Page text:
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ZiPS projected standings/World Series chances: Where do Royals, Mets check in?

The World Series managerial combatants, the Royals' Ned Yost and Mets' Terry Collins, square off tonight. Ron Vesely/Getty Images

The 2016 baseball season has its soft launch today, with three regular-season games today to wet our whistle before the floodgates open with nearly a full slate Monday. It's also our last chance to make some preseason predictions before the (very healthy) process of watching teams tear the expectations to shreds, both positively and negatively. Making predictions after the start of the season always feels a bit like cheating, even if it's just a day or two into the season, so let's make some last-minute observations to maximize any helpings of crow I may have to eat this fall.


Better championship odds: Mets or Royals?

Starting off the year with a World Series rematch is always a nice piece of schedule-making. If a team takes both games of this opening series, they're unlikely to be dousing each other with the bubbly -- it's a 162-game season, and cases of good champagne don't come cheap -- but whether the storyline is one of affirmation or redemption, both teams take these games slightly more seriously than a typical game.

Last year, the projections did not pick the Royals to win the World Series -- and they didn't do very well at nailing the team's final record. The ZiPS projection system (81 wins) and Vegas (81-83 wins, depending on the sportsbook) were closest of the system, but in the philosophical sense, that's more about being "less horribly wrong" than most accurate.

The bad news is that exceeding projections isn't actually predictive. Looking back at a dozen years of ZiPS projected standings, including in the predictive model, how wrong ZiPS was in previous years for a team doesn't actually increase the accuracy. Projections have large misses because the future is very uncertain, not because teams have a special ability to beat expectations that carries forward. Teams overperform until they don't. Remember when the 2005 White Sox proved they had a special ability to beat projections? Or the 2009 Mariners? Or the 2014 Orioles?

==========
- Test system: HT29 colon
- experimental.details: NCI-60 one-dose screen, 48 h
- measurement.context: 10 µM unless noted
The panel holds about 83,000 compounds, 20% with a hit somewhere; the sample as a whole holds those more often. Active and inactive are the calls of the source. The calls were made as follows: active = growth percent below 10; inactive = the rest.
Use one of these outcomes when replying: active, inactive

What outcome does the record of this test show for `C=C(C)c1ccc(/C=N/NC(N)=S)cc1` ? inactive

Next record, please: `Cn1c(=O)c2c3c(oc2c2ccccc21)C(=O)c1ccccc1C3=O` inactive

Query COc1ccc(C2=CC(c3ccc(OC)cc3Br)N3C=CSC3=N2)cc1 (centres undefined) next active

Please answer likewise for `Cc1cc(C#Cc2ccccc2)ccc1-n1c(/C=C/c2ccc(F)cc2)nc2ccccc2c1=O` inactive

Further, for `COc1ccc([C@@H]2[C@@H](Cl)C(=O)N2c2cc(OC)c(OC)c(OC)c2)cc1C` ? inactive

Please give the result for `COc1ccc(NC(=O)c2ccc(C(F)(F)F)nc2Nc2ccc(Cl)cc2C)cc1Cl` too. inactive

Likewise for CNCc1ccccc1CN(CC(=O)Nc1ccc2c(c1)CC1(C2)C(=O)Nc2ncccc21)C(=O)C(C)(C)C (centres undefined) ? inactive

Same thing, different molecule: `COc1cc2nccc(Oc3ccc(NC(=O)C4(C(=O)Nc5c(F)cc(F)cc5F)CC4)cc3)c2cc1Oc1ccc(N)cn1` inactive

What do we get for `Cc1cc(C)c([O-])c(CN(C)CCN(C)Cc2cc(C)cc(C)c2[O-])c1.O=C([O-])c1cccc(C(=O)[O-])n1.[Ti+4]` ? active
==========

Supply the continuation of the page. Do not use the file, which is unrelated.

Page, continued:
So which team is more likely to play deep into October this year? While ZiPS likes the chances of both teams to make the World Series better than it did last year, it gives the New York Mets the edge as having the better roster but also the easier pathway.

Even with good reasons to believe players like Edinson Volquez and Mike Moustakas are superior to our estimations of their abilities going into 2015, one thing you can't forget is that the Royals are no longer a young team on its way up. In 2012, the Royals had the youngest set of hitters in baseball and the fourth-youngest pitching staff. Fast-forward to 2015 and the team has the second-oldest pitching staff and fifth-oldest hitters. A team on the younger side of the spectrum tends to have a greater ability to pleasantly surprise than a team on the older end.

The Mets are in an opposite scenario. While many projection systems thought the Mets would eventually ride their young pitching staff back into contention, most did not think that 2015 would be that year. Going into 2016, the Mets have Michael Conforto in the lineup instead of Michael Cuddyer, some better injury news than last year for players like David Wright and Travis d'Arnaud (for now at least), a full year of Yoenis Cespedes, an eventual return by Zack Wheeler and more experience from the rest of the rotation. These are all good things. And the Mets are helped by their division, as the NL East has two teams essentially competing to get the No. 1 draft pick in the 2017 draft, while the AL Central's worst team, the Minnesota Twins in my eyes, have reasonable scenarios in which they can compete.

Now, the Royals may shred expectations again, which of course would be cool -- one of the best things about sports is when athletes do things that people didn't think they could -- but the better money is on the Mets.

With that, let's take a look at the full ZiPS projected standings for 2016, complete with each team's chances of reaching the playoffs, winning its division, earning a wild-card spot and winning the World Series.

Two leagues, two completely different scenarios

Before we do a league-by-league breakdown, let's lay out the latest ZiPS standings projections, followed by relevant notes, such as a dark-horse playoff selection, the impact of A.J. Pollock's elbow injury, teams' chances of earning the first overall pick in the 2017 draft and the most likely World Series pairings.